Welcome though these superb performances of the symphonies are, they are only half the story in this generous collection: Serebrier brings much the same insight to bear on the concertos and sundry orchestral works presented here. Of these, I was only really previously familiar with the violin concerto and Concerto Ballata (for cello) - they get fine readings here, both from Serebrier and his orchestra and from the soloists. The recording I have of the former is that by Oscar Shumsky and Neemi Järvi on Chandos, a sumptuous and full-blooded performance in no less opulent sound quality that really makes the most of Glazunov's orchestral textures; it is coupled with the short ballet, `The Seasons' (which shares all the same virtues, performance and sound wise) but no-one choosing this set need feel that they are missing out on worthwhile versions of either score and the sound quality of this Warner set has a clarity to it that really accentuates the filigree detail in Glazunov's instrumentation.
The cello and saxophone concertos are later works and strike me as rather wan compared to the music Glazunov wrote at the height of his creativity but he was, to the end, too much of a professional to produce music that doesn't at least bring pleasure and they balance any sense of routine with elegance of form and melodic amiability. The piano concertos were new to me, so I can't offer any comparisons to other performances but I thought them much stronger in invention and profile than the later concertos I just mentioned: they eschew the barnstorming Romantic-era rhetoric of Tchaikovsky and Rachmaninov and stand perhaps more in a line of descent from Rimsky-Korsakov and Balakirev, who admired the poetry of Chopin as much as they did the pyrotechnics of Liszt.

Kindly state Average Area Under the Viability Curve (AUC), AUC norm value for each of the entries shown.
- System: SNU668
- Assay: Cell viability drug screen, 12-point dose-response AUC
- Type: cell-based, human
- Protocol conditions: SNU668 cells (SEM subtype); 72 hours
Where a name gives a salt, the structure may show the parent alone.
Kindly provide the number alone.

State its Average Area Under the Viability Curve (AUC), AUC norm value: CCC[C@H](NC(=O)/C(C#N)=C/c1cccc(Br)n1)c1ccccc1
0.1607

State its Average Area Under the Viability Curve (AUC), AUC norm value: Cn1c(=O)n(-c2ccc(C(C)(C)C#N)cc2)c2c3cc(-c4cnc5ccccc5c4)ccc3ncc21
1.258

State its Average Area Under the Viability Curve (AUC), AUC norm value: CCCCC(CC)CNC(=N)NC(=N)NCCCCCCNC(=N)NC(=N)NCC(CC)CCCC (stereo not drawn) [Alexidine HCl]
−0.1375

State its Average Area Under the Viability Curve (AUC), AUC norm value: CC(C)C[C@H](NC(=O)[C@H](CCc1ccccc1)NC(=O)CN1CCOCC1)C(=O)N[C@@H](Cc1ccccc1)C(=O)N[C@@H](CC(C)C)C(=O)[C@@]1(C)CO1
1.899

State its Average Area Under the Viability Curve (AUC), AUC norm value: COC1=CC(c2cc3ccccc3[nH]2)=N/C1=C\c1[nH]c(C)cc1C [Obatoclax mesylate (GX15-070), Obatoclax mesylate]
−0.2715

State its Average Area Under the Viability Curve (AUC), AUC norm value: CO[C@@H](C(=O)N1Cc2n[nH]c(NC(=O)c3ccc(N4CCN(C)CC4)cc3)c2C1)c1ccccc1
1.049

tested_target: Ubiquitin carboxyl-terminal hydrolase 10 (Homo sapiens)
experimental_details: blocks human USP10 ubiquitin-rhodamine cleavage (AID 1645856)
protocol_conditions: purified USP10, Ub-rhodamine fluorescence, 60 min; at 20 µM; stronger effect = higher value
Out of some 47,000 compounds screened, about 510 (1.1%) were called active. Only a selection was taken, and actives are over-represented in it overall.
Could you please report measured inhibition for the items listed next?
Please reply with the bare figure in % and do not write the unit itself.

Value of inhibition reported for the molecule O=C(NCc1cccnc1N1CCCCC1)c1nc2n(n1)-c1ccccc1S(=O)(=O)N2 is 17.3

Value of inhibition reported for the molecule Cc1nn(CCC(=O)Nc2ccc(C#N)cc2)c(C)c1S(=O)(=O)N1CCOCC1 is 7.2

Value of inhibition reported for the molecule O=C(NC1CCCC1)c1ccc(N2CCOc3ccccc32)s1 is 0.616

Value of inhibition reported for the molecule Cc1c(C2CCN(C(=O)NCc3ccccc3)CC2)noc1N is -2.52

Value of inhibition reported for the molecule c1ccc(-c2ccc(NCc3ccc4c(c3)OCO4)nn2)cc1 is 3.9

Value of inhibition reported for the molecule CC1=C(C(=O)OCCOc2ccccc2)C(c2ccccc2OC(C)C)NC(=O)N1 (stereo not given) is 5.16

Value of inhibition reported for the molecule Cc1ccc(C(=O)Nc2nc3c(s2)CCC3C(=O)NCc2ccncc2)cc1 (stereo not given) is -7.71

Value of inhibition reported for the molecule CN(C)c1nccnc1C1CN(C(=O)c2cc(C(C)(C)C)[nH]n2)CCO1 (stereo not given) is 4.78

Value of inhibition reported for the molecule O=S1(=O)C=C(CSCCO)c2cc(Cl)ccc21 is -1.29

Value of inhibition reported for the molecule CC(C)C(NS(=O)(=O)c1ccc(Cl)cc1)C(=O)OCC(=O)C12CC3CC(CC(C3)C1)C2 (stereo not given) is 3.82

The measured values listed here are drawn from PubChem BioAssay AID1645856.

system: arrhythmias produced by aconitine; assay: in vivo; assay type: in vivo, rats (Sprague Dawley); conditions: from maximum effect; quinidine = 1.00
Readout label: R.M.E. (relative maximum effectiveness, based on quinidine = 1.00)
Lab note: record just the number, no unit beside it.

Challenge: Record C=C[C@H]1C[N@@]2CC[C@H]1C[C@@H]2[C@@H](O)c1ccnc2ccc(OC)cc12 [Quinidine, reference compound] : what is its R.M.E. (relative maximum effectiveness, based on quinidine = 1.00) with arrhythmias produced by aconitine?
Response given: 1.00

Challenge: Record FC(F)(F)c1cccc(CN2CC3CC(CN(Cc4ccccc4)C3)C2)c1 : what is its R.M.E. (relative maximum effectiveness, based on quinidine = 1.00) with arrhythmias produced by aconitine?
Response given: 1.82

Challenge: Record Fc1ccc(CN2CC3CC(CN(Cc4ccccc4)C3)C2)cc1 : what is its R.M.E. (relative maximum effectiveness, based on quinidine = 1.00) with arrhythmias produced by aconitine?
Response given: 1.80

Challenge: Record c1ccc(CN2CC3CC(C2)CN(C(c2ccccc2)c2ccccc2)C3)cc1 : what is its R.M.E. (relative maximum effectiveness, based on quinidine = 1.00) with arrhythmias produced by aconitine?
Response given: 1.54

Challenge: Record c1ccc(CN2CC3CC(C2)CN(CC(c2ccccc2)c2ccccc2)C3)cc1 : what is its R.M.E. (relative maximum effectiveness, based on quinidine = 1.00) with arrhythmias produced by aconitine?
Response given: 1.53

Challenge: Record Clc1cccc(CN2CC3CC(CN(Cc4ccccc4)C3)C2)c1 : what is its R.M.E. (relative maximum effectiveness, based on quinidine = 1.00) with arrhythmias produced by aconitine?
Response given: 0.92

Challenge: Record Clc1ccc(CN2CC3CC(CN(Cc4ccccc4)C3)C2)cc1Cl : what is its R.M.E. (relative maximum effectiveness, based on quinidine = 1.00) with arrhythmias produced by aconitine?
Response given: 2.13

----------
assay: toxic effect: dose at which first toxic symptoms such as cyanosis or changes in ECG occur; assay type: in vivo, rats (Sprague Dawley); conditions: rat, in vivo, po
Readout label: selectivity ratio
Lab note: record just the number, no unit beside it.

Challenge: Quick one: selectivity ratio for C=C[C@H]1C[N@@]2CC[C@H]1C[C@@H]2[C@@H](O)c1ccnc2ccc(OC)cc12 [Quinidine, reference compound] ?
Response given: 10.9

Aside from `The Seasons', the most significant filler here is the selection of music from the full length ballet, `Raymonda', a lovely score that is well-worth getting to know in its entirety. Glazunov was certainly on top form here and while there were episodes and dances from the complete work that I missed, the suite here is judiciously put together. Possibly Serebrier misses some of the fervour and theatricality that other conductors have found in the score - Svetlanov's complete recording on Melodiya, for example - but the sound quality is excellent and as a `concert hall' conception of the music it works well generally.